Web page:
As I made the rounds, I was treated to previews of the newest, hottest goods making their way to Home Depot shelves. For the do-it-yourselfer, there were drool-worthy tools like the Bosch Daredevil drill bit that can punch through a cinderblock as well as hard steel; the line of Ridged tools for pro or DIY building, that come with free parts, service and battery replacement for life; the Dremel precision tools for engraving on just about anything; the DeWalt cordless air compressor that can go anywhere and double as a generator for your electrical needs for projects – or those outdoor parties; or the Makita pneumatic line-up with tools that can grind through stone, vacuum up the dust and absorb vibration, alleviating some of the worst, hardest, dirtiest and most dangerous aspects of construction jobs. There were also automotive products and accessories companies, such as Armor All, A/C Pro refrigerant, and Rain-x, touting a new long-lasting wiper blade.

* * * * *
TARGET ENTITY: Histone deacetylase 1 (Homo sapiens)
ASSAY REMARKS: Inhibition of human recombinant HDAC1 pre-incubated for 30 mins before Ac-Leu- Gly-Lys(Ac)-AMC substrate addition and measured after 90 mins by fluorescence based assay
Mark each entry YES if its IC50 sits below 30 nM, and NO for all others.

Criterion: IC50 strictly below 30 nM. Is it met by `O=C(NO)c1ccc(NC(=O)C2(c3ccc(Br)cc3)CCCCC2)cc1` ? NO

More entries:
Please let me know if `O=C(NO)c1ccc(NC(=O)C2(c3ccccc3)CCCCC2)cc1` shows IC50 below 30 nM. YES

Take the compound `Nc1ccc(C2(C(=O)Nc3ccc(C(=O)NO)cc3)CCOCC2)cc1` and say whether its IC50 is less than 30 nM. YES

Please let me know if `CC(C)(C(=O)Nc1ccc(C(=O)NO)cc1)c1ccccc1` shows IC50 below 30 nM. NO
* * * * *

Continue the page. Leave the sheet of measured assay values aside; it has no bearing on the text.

Besides demos and hands-on opportunities to try out the tools, attendees also got to talk to various Home Depot brand managers, who informed us about little-known services and departments of Home Depot, like the online Décor department, where customers can shop for everything from mattresses to wine glasses.
Work hard, play hard
After a full day of tooling around, it was dinner time, and game time, at Ponce City Market Skyline Park. This rooftop party space above a retail and restaurant complex, developed from the former crumbling and abandoned Sears, Roebuck & Company building, was a perfect venue for this crowd, who valued what vision, imagination, and industriousness and create.